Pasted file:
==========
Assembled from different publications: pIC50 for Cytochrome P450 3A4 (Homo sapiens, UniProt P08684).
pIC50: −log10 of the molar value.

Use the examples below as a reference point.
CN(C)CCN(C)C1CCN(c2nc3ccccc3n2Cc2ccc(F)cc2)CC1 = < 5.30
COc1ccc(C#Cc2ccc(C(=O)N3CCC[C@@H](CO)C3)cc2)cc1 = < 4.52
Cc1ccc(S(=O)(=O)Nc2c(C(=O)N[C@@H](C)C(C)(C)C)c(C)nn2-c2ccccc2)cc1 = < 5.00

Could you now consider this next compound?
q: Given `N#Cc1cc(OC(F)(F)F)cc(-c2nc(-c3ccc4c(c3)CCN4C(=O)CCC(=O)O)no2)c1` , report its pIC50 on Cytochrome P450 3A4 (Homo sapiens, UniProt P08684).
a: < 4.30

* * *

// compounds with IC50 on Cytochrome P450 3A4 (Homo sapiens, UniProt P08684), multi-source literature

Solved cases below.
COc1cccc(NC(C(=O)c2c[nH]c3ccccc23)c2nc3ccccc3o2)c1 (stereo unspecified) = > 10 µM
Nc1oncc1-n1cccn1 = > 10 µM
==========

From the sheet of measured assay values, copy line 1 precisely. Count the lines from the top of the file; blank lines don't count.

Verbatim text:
Assembled from different publications: pIC50 for Cytochrome P450 3A4 (Homo sapiens, UniProt P08684).